A group of roughly 40 protestors, most of them Oak Park and River Forest High School students, staged a peaceful sit-in at Oak Park Village Hall, 123 Madison St., on the afternoon of Feb. 26 after marching out of the high school that morning.
The march was designed to commemorate the eighth anniversary of the death of Trayvon Martin in Florida, as well as other black and brown individuals killed unjustly. The man accused of killing Martin, George Zimmerman, controversially was acquitted of murder.
Wednesday’s march was the second annual Martin commemoration. Antoine Ford, the OPRF student who organized both marches, said that he and his peers had four specific demands that they presented to village officials.
They want the village of Oak Park to reallocate resources currently earmarked for police to other purposes, adopt a racial equity policy, remove Oak Park Police officers from OPRF and declare a day of recognition for Trayvon Martin and other minorities like him who have been killed unjustly.
When asked to specify which resources he and his peers want reallocating, Ford said that the department should reconsider spending money to renovate and expand its current police station underneath village hall.
“They need to put that money toward things like housing for single mothers,” Ford said.
Addressing the group’s demand for the removal of police at OPRF, who serve in the form of school resource officers (SROs), Ford said that many students “feel intimidated and criminalized” by the police presence.
District 200 and the village of Oak Park maintain the SRO program jointly through an intergovernmental agreement, with D200 paying the village roughly $155,000 to operate the program in the 2019-20 school year.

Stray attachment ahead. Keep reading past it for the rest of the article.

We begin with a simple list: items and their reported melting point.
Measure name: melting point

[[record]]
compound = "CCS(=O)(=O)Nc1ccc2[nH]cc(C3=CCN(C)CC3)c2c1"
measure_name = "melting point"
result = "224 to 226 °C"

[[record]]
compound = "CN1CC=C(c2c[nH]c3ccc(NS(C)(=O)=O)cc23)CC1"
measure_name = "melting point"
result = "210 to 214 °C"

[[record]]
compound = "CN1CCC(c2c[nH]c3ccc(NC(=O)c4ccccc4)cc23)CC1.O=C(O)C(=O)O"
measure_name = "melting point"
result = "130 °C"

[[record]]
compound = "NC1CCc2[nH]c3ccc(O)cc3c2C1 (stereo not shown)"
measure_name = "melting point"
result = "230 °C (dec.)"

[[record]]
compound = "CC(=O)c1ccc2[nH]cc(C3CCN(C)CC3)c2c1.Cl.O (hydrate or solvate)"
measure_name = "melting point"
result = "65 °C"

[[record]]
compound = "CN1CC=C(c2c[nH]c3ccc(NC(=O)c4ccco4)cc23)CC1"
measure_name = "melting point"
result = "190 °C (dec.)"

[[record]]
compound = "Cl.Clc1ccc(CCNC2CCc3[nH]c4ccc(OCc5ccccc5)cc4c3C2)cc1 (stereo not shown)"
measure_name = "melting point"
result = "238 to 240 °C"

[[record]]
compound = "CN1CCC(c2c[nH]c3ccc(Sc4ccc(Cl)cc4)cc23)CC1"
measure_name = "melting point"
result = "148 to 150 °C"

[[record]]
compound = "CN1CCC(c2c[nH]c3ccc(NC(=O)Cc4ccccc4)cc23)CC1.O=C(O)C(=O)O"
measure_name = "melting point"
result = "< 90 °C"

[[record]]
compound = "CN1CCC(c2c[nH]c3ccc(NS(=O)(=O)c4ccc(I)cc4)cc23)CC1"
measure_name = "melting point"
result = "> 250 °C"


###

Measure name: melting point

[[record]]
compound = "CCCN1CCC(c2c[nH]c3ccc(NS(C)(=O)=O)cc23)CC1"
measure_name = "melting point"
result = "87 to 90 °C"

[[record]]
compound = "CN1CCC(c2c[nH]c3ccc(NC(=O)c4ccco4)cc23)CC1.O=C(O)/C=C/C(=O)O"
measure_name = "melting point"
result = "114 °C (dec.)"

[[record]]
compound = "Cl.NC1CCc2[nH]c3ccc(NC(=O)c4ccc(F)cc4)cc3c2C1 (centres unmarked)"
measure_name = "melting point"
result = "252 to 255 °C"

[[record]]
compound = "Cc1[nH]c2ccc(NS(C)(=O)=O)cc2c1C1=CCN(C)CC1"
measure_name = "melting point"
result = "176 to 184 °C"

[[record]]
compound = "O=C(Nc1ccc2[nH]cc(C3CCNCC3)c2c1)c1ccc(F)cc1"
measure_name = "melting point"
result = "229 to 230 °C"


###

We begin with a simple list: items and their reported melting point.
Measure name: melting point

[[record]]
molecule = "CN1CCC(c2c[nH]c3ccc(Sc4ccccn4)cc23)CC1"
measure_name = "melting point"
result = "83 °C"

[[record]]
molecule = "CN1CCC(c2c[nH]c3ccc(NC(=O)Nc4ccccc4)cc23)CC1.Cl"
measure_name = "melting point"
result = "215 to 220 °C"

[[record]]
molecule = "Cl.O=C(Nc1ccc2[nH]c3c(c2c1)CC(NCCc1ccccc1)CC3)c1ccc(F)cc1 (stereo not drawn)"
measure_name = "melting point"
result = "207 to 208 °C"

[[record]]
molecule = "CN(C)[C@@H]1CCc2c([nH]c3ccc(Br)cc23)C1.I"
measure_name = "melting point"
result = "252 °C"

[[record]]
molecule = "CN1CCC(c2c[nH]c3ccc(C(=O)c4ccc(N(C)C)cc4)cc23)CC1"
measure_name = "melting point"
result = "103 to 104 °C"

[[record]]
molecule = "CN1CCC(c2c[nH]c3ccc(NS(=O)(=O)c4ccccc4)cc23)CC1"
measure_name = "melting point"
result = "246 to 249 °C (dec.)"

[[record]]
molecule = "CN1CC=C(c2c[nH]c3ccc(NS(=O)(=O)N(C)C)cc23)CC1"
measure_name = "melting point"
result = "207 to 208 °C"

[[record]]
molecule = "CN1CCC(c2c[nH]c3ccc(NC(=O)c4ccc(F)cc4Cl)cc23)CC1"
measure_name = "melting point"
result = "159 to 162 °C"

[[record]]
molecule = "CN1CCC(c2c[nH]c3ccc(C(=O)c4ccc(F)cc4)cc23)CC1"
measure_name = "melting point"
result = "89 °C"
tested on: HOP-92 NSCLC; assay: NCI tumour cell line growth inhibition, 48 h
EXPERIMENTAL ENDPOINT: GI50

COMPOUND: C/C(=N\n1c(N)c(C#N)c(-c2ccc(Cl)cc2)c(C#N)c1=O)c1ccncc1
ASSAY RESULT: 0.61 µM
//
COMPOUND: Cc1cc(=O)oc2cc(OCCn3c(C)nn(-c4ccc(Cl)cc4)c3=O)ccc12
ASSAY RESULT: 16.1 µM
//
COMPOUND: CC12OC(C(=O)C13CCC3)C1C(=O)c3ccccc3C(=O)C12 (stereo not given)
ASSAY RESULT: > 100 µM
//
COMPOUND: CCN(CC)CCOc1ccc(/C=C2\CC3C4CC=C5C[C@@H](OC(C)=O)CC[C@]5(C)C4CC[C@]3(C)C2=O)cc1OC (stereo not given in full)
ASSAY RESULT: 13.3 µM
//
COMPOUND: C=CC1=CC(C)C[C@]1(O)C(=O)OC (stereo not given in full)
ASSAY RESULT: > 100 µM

Community members, along with officials from D200 and the village, have expressed concerns about the presence of the officers, who have been inside of the high school since 1999, after the Columbine High School shooting, said Cara Pavlicek, Oak Park’s village manager. Both boards took steps earlier this month indicating that more comprehensive action on the SRO program could be taken in the future.
The group of protestors sat inside of the main floor of village hall for most of the afternoon, demanding to talk to Oak Park Mayor Anan Abu-Taleb, who was not present in the building. The students wanted the mayor to sign a form that included their list of demands.
Pavlicek said she explained to the protestors that the mayor, who holds the position on a part-time basis, does not have an office at the village hall and would not have been able to make it to the building in a timely fashion.
“My point of view is everyone has the right to protest and everyone has the right to express their views, including our students,” said Mayor Abu-Taleb during a phone interview on Feb. 27. “I am sorry I was not there to talk to them. I wish I was. I am happy to sit down with them, to talk to them at their convenience and listen to their concerns and hear them out.”
By 4:40 p.m., the students had left village hall to discuss further action. More as this story develops.